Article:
On their biggest fears, he says: “I have met unionist farmers who firmly believe we are going to take the land off them. The former members of the security forces believe, that when we get the files, we are going to prosecute them and carry out a witch hunt. And in the communities, they ask if the statues will be removed, if the names of the streets will be changed. We need to make sure they understand now that we won’t impose [our will]. Those symbols are important to a lot of people and we have to be generous with our neighbours.”

Daly says one of the unionists’ strongest-held beliefs is that “they will be better off financially as part of the UK”.

He points to the facts: “In many instances, the North would be economically better off as part of a United Ireland. As it stands on the UN human development index, the Republic is ranked sixth in the world, while Northern Ireland, on its own, would be 44th. Brexit would put it below 50th.”

But, he stresses, the main threat to unionists “is not an issue of economics — it is one of identity”.

He recalls: “They say to me: ‘what would you think if someone said Munster is re-joining the United Kingdom? Would you feel that your home is becoming a foreign land?’ They fear they can’t be British in a new Ireland,” and he says if the Irish Government does not start mapping out its policy now and engaging with people, “those fears will be exploited”.

He says: “By not addressing loyalist fears and concerns, and by not engaging with them now, you are putting in place a scenario that, without people understanding what that future will look like, when that referendum is called, some kids in the most disadvantaged loyalist areas will be used and radicalised to continue the status quo. Then we could spiral back into the Troubles. But that doesn’t need to happen if we plan and engage now.”

He then turns to fears in the Republic. Namely, that a United Ireland will make the nation poorer. Daly says the figures paint a very different picture.

“I worked on a report with senior IMF economist Gunther Thurman, who previously worked on the cost of German reunification and he found that, although some people think the income of Northern Ireland in a reunification scenario leaves a €10bn deficit, in reality it would be closer to €700m. The challenge we now face is getting the facts out there to both sides, before it goes to voting.”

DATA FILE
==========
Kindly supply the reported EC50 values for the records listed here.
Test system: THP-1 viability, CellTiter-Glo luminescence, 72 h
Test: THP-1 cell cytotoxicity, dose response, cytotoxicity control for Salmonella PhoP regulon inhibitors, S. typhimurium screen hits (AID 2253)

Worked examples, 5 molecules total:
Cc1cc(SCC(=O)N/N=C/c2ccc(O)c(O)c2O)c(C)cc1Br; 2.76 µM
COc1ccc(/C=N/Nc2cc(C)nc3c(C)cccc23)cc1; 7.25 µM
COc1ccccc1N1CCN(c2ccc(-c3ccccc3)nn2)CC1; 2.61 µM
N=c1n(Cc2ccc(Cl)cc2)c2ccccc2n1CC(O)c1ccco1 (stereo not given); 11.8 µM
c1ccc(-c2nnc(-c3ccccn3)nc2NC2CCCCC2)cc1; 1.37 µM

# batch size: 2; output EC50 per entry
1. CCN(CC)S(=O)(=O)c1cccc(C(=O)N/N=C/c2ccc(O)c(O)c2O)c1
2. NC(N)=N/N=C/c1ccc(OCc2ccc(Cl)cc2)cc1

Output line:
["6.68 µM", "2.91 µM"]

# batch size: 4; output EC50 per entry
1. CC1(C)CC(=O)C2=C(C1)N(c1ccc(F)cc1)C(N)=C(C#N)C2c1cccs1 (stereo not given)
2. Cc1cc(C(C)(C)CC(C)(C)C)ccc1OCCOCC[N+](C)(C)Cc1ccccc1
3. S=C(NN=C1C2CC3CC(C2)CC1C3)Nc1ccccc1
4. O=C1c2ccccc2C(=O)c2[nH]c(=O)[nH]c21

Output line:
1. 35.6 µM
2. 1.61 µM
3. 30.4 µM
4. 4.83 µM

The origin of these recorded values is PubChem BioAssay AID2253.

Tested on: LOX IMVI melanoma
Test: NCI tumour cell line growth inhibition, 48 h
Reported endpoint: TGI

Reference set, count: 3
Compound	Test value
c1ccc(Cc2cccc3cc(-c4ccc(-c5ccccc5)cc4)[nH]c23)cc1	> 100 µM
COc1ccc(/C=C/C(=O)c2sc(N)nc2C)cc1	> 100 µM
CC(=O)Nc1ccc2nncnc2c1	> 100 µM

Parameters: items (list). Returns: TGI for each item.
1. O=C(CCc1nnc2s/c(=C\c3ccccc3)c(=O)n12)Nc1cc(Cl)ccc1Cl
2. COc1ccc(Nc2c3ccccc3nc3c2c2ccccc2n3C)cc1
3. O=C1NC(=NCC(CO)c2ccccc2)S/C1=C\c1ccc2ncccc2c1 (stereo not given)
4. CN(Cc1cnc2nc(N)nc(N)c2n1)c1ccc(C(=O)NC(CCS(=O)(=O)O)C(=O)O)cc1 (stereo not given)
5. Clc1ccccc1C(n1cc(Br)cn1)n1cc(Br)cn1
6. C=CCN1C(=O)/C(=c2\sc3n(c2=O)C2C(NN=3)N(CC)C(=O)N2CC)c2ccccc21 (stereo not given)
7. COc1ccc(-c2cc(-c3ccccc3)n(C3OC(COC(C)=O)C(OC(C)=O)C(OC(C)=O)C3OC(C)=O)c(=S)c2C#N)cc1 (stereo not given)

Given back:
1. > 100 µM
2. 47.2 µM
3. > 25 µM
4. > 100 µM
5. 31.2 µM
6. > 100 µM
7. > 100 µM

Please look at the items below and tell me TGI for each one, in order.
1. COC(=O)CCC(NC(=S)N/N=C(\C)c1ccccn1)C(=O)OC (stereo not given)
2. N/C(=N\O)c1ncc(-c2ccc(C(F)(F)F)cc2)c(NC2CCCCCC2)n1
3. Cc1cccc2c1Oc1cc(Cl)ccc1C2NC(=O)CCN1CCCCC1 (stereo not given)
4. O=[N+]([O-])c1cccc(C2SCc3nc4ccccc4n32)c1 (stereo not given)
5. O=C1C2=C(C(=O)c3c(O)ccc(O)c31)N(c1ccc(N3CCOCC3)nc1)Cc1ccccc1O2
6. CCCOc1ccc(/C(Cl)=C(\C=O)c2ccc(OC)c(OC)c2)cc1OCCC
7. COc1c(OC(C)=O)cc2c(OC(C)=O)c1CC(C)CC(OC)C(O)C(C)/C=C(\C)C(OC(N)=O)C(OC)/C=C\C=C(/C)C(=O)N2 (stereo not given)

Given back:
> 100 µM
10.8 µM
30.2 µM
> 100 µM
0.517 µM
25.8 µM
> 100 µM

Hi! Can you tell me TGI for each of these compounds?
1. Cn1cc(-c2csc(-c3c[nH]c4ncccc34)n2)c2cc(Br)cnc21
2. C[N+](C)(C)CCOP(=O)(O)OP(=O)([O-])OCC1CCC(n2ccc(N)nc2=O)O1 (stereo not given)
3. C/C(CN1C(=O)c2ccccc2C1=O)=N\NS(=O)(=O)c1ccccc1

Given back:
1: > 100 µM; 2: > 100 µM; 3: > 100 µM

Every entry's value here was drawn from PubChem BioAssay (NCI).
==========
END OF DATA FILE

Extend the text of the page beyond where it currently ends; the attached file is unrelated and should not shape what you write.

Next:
Daly understands that “in politics, the immediate takes over from the important” but it’s the Government’s complete absence of a single document on uniting Ireland which he calls “reckless”.

“I was talking to someone, off the record, in the Department of is a filing cabinet or a room somewhere that is filled with all the issues that need to be addressed?’ They told me there wasn’t. I asked ‘do you have a file?’ No. We don’t even have a sheet of paper. They have nothing. There is no plan. It’s carelessness of a monumental scale,” says Daly, “when this issue, more than any other, is going to define the next 100 years.”

Still, he is not going to rest until the Government begins to wake up to the need to outline its policy. In the corner of his office, stacks of thick green copies of a report, which outlines the future challenges of peacefully uniting Ireland, are ready to be sent out to every government minister, secretary general and the chairman of each departments’ risk committee. The report which he compiled was the first by a Dail or senate committee on uniting Ireland.

“I’m sending them out a letter, outlining that in the Constitution, it says uniting Ireland is not just an aspiration, but an obligation that the Government must achieve. So, I am asking each and every person, what they and their department are doing about it?” He points out: “We will see a unionist minority in 2021 and a unionist voting minority by 2023,” and adds: “A small amount of people can cause a huge amount of harm. We don’t want it to get to that point. All the work that should be done, in advance of a border poll, should be started now.”